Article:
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Don't let your guard down just because you live in a rural area

Rural communities have their own unique crime problems — theft of crops, timber, livestock and expensive farm equipment.

People who vandalize do more than break mailboxes. They can destroy crops and fields as well. Crimes such as burglary, rape, assault and auto theft also happen in our rural areas.

I would ask that you keep an eye out for things that seem unusual as well as follow these helpful tips: 

Check doors and locks

• Make sure outside doors — in your home and outbuildings — are solid wood or metal and have dead bolt locks.

• Use the locks!

• Secure sliding glass doors with commercially available locks or with a broomstick or wooden dowel in the track to jam the door in case someone tries to pry it open. Insert screws in the upper track going into the fixed frame, to prevent anyone from lifting the door from its track.

• Secure double-hung windows by sliding bolt or nail through a hole drilled at a downward angle in each top corner of the inside sash and part way through the outside sash. Secure basement windows well.

Check the outside

• Keep your house, driveway, barns and other buildings well-lighted at night. Use timers that automatically turn on outside lights when it gets dark.

• Consider motion sensors that set off lights or alarms.

• Prune back shrubbery that hides doors, windows, lights and would-be burglars.

• Keep your fences in good repair. Secure all access roads with gates or cables stretched between posts cemented in the ground. Make them visible with flags or streamers.

• Warn thieves that you’re on the alert with “No Trespassing,” “No Hunting” and other signs around your property.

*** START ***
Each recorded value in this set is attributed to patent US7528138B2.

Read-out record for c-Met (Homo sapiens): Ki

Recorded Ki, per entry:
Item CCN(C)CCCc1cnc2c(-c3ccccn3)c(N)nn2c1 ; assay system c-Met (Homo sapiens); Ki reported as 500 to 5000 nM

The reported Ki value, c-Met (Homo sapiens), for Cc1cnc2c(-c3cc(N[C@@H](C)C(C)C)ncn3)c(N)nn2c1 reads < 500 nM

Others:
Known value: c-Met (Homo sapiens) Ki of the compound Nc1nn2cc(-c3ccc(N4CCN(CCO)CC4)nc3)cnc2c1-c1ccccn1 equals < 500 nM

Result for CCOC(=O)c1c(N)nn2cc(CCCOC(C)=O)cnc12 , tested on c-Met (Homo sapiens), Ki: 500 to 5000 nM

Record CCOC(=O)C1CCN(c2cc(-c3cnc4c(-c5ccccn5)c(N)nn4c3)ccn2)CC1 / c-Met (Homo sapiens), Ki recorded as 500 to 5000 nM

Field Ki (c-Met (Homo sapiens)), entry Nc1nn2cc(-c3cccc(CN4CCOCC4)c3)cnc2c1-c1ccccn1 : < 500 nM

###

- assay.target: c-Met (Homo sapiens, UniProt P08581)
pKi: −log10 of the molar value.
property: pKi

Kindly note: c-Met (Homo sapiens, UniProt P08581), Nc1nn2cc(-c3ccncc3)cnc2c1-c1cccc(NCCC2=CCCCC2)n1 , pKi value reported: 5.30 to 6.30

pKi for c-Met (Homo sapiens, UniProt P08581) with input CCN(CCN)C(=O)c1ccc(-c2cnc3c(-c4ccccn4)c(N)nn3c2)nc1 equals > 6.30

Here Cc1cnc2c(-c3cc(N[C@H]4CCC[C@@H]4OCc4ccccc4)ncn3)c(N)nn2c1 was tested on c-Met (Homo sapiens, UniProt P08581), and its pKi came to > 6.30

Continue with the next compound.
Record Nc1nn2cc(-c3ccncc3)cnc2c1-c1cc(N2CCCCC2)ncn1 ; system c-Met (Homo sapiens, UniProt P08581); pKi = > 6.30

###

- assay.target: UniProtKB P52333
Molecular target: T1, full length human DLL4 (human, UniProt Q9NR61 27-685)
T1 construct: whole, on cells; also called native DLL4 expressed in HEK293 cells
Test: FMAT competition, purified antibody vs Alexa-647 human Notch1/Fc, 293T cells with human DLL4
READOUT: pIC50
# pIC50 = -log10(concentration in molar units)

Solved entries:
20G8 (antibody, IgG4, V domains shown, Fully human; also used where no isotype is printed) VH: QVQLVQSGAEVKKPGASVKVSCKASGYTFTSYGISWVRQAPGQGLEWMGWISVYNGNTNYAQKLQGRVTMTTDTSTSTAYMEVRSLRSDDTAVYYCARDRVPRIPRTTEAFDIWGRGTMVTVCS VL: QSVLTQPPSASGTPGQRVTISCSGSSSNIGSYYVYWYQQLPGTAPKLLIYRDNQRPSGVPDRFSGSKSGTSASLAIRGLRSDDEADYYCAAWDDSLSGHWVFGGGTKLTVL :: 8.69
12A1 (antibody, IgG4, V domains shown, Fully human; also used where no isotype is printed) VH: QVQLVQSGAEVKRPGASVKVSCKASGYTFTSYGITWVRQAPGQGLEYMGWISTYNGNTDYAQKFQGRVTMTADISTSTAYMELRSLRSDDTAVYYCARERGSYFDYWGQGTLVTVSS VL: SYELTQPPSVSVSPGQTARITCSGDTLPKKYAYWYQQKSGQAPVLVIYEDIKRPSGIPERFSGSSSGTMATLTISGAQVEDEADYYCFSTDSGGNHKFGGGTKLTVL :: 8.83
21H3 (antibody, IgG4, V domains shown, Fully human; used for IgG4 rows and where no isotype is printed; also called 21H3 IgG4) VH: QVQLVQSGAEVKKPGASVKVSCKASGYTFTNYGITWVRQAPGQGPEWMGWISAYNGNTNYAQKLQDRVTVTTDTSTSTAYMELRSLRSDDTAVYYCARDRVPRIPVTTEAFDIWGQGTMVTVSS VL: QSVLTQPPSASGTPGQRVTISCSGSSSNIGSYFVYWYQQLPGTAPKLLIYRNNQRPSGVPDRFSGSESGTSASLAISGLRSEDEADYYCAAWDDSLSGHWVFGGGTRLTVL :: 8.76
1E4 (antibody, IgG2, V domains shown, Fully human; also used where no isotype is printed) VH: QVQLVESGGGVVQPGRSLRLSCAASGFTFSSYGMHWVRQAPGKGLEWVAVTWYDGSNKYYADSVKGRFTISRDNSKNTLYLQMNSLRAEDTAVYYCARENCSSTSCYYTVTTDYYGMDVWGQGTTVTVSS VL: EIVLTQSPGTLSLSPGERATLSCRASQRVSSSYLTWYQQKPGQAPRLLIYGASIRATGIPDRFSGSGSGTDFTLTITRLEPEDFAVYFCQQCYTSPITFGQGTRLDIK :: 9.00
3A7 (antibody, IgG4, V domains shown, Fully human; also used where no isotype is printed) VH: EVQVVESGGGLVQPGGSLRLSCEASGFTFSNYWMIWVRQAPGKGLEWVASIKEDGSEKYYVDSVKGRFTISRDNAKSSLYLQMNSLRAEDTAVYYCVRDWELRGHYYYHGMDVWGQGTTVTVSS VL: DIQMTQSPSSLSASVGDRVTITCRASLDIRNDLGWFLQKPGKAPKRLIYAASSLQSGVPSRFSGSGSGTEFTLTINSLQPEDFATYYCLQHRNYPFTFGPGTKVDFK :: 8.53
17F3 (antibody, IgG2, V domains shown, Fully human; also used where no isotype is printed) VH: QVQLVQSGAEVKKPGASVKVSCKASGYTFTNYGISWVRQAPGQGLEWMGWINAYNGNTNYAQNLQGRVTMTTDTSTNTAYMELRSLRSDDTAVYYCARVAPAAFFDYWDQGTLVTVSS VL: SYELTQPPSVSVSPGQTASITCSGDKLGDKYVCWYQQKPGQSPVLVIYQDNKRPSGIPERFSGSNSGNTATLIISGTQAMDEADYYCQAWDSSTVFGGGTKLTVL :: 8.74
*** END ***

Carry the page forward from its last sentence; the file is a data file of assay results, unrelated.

Mark equipment and livestock

• Operation Identification — marking tools, guns and equipment with a permanent identification number.  This has helped reduce theft in many rural areas.   

• Although this may seem routine, please take regular counts of all livestock.

Protect your equipment

• Secure gas pumps, gas tanks, storage bins and grain elevators with sturdy padlocks or dead bolts. Keep small equipment — like mowers, bikes, snowmobiles — locked in a barn or garage. 

• Never leave keys in vehicles or farm equipment.

• Always lock your trucks and other vehicles when they’re not in use. And don’t leave tools in the open back of a pick-up truck or in an unsecured truck bed toolbox.

• Don’t leave major equipment in a field overnight. Lock it in a barn or shed near the house, or park where it can be seen from your house or a neighbor’s.

• If machines must be left out for long periods of time, disable them by removing the rotor, distributor, or battery.

Guard your crops

• Store harvested crops in protected and locked locations.

• Theft of valuable timber is on the rise. Please make sure you keep an eye out for unwanted visitors and they are aware of property lines.  

• Keep storage areas neat and well-organized so that any theft will be noticed immediately. This also warns potential thieves that the owner is watchful.

• Although this may be hard at times, check employee references. A little effort on your end could prevent things on the long end. 

Help your neighbors

• Cell phones are great to keep in touch and I would ask that you continue to report suspicious activities to law enforcement. You are not bothering us! It is our job to come out and to prove that they have permission to be there.    

• When you go away, stop delivery of your mail or newspapers or ask a neighbor to pick them up. You want to create the illusion that someone’s at home and following everyday routines. Have neighbors check your property, and return the favor when they leave on business or vacation trips.

Take a stand

• Check out recreational opportunities for teens — work with schools, 4-H, or Future Farmers to fill the gaps, both after school and on weekends.

• Educate young people about the hazards of operating farm machinery and being around livestock. For example, tractors are involved in 69 percent of farm machinery deaths, and young people raised on farms often operate these machines at early ages.

Always remember, by working together we can help eliminate these things from happening. Stay safe!

Denton (Denny) Newman Jr.
I've worked at the Brainerd Dispatch with various duties since Dec. 7, 1983. Starting off as an Ad Designer and currently Director of Audience Development. The Dispatch has been an interesting and challenging place to work. I'm fortunate to have made many friends, both co-workers and customers.
(218) 855-5889